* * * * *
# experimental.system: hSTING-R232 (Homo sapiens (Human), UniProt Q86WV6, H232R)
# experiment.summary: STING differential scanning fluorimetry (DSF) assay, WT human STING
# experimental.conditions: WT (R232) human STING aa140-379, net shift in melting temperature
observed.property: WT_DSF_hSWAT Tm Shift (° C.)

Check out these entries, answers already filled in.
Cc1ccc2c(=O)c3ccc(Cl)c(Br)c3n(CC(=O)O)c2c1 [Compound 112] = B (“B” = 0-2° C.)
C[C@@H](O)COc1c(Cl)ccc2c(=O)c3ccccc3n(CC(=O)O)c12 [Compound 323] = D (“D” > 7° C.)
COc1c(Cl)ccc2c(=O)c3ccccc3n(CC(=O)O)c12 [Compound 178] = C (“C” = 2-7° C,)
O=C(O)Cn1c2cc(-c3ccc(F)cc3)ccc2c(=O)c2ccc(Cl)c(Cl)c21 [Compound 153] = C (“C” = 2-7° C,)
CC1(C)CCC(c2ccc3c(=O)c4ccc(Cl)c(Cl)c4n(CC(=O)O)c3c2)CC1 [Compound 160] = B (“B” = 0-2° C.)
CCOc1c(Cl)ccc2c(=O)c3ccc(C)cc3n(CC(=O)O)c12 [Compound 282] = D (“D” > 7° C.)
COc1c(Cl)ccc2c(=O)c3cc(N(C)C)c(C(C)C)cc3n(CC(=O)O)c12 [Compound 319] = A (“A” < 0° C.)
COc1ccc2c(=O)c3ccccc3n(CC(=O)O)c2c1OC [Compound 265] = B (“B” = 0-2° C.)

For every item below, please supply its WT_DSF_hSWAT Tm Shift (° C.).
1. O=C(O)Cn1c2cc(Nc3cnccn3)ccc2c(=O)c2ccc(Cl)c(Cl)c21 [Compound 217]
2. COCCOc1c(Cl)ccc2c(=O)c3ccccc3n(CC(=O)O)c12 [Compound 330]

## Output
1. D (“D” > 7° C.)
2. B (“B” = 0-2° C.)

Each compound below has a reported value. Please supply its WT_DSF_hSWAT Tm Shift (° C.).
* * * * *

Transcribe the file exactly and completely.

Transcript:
# experimental.system: hSTING-R232 (Homo sapiens (Human), UniProt Q86WV6, H232R)
# experiment.summary: STING differential scanning fluorimetry (DSF) assay, WT human STING
# experimental.conditions: WT (R232) human STING aa140-379, net shift in melting temperature
observed.property: WT_DSF_hSWAT Tm Shift (° C.)

Check out these entries, answers already filled in.
Cc1ccc2c(=O)c3ccc(Cl)c(Br)c3n(CC(=O)O)c2c1 [Compound 112] = B (“B” = 0-2° C.)
C[C@@H](O)COc1c(Cl)ccc2c(=O)c3ccccc3n(CC(=O)O)c12 [Compound 323] = D (“D” > 7° C.)
COc1c(Cl)ccc2c(=O)c3ccccc3n(CC(=O)O)c12 [Compound 178] = C (“C” = 2-7° C,)
O=C(O)Cn1c2cc(-c3ccc(F)cc3)ccc2c(=O)c2ccc(Cl)c(Cl)c21 [Compound 153] = C (“C” = 2-7° C,)
CC1(C)CCC(c2ccc3c(=O)c4ccc(Cl)c(Cl)c4n(CC(=O)O)c3c2)CC1 [Compound 160] = B (“B” = 0-2° C.)
CCOc1c(Cl)ccc2c(=O)c3ccc(C)cc3n(CC(=O)O)c12 [Compound 282] = D (“D” > 7° C.)
COc1c(Cl)ccc2c(=O)c3cc(N(C)C)c(C(C)C)cc3n(CC(=O)O)c12 [Compound 319] = A (“A” < 0° C.)
COc1ccc2c(=O)c3ccccc3n(CC(=O)O)c2c1OC [Compound 265] = B (“B” = 0-2° C.)

For every item below, please supply its WT_DSF_hSWAT Tm Shift (° C.).
1. O=C(O)Cn1c2cc(Nc3cnccn3)ccc2c(=O)c2ccc(Cl)c(Cl)c21 [Compound 217]
2. COCCOc1c(Cl)ccc2c(=O)c3ccccc3n(CC(=O)O)c12 [Compound 330]

## Output
1. D (“D” > 7° C.)
2. B (“B” = 0-2° C.)

Each compound below has a reported value. Please supply its WT_DSF_hSWAT Tm Shift (° C.).